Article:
Unnamed family members entitled to damages for Home Office immigration data leak

In The Secretary of State for the Home Department & Anor v TLU & Anor [2018] EWCA Civ 2217 the Court of Appeal, was asked to review one aspect of Mr Justice Mitting’s decision in TLT & Ors v The Secretary of State for the Home Department & Anor [2016] EWHC 2217 (QB). The first instance decision (discussed at our blog here) considered a number of important issues relating largely to the assessment of quantum in “data leak” cases, including whether damages for accidental leaks should be assessed in the same way as deliberate privacy breaches (no), whether there was a de minimis principle in such cases (yes) and whether regard had to paid to the objective “rationality” of the level of distress pleaded (yes). However, the appeal (brought by the Defendant Home Office) was restricted to the issue of any liability owed to individuals affected by a data leak, but not specifically named in a leaked electronic document.

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Claimants entitled to issue privacy proceedings in the Chancery Division

In the recent case of Mezvinsky & Anor v Associated Newspapers Ltd [2018] EWHC 1261 (CH)
Chief Master Marsh had to decide whether there was a more appropriate division of the High Court in which a privacy claim should be brought.

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Unjustified threats of legal action can amount to harassment

The facts: On 17 May 2018, the Court of Appeal, in the case of Worthington & Anor v Metropolitan Housing Trust Ltd [2018] EWCA Civ 1125, upheld an ex-tempore judgment of His Honour Judge Owen QC delivered on 10 June 2016, in which he found that the Defendant housing association, Metropolitan Housing Trust Limited, had unlawfully harassed two of its tenants.

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Huffington Post settles Lachaux libel claim

Recently we reported that the Supreme Court had granted The Independent permission to appeal the decision in the Lachaux v Independent Print Ltd [2017] EWCA Civ 1334.  The case concerns the “serious harm” threshold for bringing a defamation claim and is unarguably the most important defamation decision since the inception of the Defamation Act 2013.  Much has been said about the law, but behind every landmark case is at least one aggrieved party.  Today the second defendant The Huffington Post’s publishers Oath (UK) Ltd joined with the Claimant in making a statement in open court accepting that the defamatory allegations it had published were untrue.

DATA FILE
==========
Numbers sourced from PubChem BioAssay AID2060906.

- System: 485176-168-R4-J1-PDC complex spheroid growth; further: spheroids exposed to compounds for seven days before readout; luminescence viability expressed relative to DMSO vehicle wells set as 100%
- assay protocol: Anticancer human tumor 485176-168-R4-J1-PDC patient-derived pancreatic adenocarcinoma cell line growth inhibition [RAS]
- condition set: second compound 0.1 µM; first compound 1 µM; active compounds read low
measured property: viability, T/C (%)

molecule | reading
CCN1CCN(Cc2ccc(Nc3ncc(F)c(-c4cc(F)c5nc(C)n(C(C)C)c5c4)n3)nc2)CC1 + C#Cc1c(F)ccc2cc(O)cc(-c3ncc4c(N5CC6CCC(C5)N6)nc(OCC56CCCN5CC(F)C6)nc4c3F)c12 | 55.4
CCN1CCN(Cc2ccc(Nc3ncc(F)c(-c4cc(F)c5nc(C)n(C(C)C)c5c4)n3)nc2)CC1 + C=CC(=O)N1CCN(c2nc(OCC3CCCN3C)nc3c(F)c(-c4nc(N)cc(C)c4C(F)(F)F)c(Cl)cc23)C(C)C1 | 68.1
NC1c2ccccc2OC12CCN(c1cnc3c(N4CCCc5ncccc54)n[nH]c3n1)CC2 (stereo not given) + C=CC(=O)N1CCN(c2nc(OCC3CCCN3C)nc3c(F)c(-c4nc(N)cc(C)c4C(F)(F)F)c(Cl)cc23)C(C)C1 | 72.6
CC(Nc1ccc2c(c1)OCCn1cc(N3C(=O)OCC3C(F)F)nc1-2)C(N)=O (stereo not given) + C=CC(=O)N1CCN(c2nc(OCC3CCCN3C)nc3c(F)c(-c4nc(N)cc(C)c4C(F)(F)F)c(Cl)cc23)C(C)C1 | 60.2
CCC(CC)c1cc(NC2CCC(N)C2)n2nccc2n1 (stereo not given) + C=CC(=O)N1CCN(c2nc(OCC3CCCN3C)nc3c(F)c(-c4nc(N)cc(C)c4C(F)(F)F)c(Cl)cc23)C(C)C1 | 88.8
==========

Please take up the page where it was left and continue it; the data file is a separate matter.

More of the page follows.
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Suspect Anonymity: is it actually feasible?

Former popstar and baby-boomer heart-throb Cliff Richard is suing the BBC for breach of privacy regarding its report that he had been accused of a sexual offence, and also its coverage in 2014 of the subsequent police raid on his home. The BBC coverage included use of a helicopter, and broadcasting the police search through the glass walls of Mr Richard’s property. He was later exonerated from the police investigation.

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“Can’t pay? We’ll take it away” – Part 36 Offers, apologies, costs and a schoolboy error

In the recent case of Ali & Anor v Channel 5 Broadcast Ltd [2018] EWHC 840 (Ch), the Claimants successfully recovered £10,000 each in privacy damages following the broadcast of the television programme “Can’t pay? We’ll take it away”.  The broadcast contained footage of the Claimants (a married couple) being evicted from their home, it was viewed by 9.65 million people and Mr Justice Arnold held that it amounted to a misuse of their private information.

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Defamation take-down requests to Google

The Right to be Forgotten has been in the news again recently following the decision in NT1 & NT2 v Google LLC [2018] EWHC 799 (QB) (read our blog on that decision here), but Google will often voluntarily remove content from its search engine results on a variety of other grounds, including that the content is defamatory.

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Martin Lewis to sue Facebook

Martin Lewis, the consumer campaigner, has announced that he intends to issue defamation proceedings against Facebook in respect of misleading advertisements bearing his name that have been published on the social media platform. It is claimed that many of the adverts show Martin Lewis’ face next to endorsements that he has not made.  These include adverts for binary trading schemes that are viewed as scams by the Financial Conduct Authority.

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High Court allows service of injunction by text message in blackmail case

The High Court has made an order in the anonymised case of NPV v QEL & ZED [2018] EWHC 703 (QB) allowing for service of an injunction by text message.  The case involves claims for misuse of private information and harassment in respect of an alleged blackmail attempt.

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